Mathematics Stack Exchange is a question and answer site for people studying math at any level and professionals in related fields. Join them; it only takes a minute:

Sign up
Here's how it works:
  1. Anybody can ask a question
  2. Anybody can answer
  3. The best answers are voted up and rise to the top

Here is what I'd like to prove:

Let $R$ be a commutative, noetherian ring, and let $M$ and $N$ be finitely generated $R$-modules. Suppose $M\otimes_RN\cong R$. Does it follow that $M\cong N\cong R?$

Whether or not this is true, I'm wondering what conditions are necessary for something like it to be true, that is, what conditions $\star_R$, $\star_M$, and $\star_N$ make the following statement true:

Let $R$ be a ring satisfying $\star_R$, and let $M$ be a right $R$-module satisfying $\star_M$ and let $N$ be a left $R$-module satisfying $\star_N$. If $M\otimes_RN\cong R$, then $M\cong N\cong R$.

Also, what about higher ranks, that is, what can be said in the case $M\otimes_RN\cong\bigoplus_{i=1}^nR$? I'd appreciate proofs in the affirmative and/or counter examples. Thanks!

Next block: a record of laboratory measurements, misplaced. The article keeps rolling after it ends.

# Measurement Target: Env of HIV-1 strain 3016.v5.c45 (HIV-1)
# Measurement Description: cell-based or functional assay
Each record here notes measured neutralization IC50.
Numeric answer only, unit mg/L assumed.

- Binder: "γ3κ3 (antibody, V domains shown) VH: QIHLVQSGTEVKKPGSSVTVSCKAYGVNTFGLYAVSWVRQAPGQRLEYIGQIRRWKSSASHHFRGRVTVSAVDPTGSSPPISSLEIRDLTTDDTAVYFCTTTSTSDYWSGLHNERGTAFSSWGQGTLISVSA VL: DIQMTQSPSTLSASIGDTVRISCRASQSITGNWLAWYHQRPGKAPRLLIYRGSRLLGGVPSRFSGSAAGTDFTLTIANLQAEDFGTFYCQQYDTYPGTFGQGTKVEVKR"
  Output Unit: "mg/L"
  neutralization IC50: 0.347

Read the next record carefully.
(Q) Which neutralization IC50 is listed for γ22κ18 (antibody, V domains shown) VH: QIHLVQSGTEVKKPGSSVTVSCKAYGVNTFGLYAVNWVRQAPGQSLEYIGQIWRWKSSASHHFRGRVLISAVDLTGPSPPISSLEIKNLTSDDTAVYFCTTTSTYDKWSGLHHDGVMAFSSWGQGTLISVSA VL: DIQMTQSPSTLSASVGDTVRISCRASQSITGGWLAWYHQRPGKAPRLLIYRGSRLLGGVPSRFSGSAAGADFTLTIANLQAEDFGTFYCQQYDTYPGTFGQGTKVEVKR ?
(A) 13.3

Edit: In light of Martin's and Qiaochu's responses, is $\text{Pic}(\text{Spec } R)$ trivial when $R$ is local?

share|cite|improve this question
You cannot prove this. Search for "Picard group" in google and in books. – Martin Brandenburg Apr 15 '13 at 17:49
up vote 4 down vote accepted

This is false. As Martin Brandenburg points out in the comments, the keyword is Picard group. For any commutative ring $R$, there is a group $\text{Pic}(\text{Spec } R)$ consisting of all modules which are invertible with respect to the tensor product, and your claim holds iff the Picard group is trivial (which it is generally not). If $R$ is a Dedekind domain, then this group can be identified with the ideal class group of $R$, so to exhibit a counterexample it suffices to exhibit a ring of integers in a number field which fails to have unique prime factorization.

For example, take $R = \mathbb{Z}[\sqrt{-5}]$. This fails to have unique prime factorization since $(1 + \sqrt{-5})(1 - \sqrt{-5}) = 2 \cdot 3$. Let $M$ be the ideal $(2, 1 + \sqrt{-5})$ regarded as an $R$-module. Since this is not a principal ideal, $M$ is not a free module. But as it turns out,

$$(2, 1 + \sqrt{-5}) \otimes (3, 1 - \sqrt{-5}) \cong R.$$

Edit: If $R$ is local, then $\text{Pic}(\text{Spec } R)$ is trivial. This follows from the observation that any element of the Picard group is necessarily (finitely generated and) projective (see, for example, MO) and that any projective module over a local ring is free.

share|cite|improve this answer
Thanks Qiaochu. Can you see my edit? – Jared Apr 16 '13 at 0:12
Awesome. Thanks so much. This is great. – Jared Apr 16 '13 at 0:44

Your Answer


By posting your answer, you agree to the privacy policy and terms of service.

Not the answer you're looking for? Browse other questions tagged or ask your own question.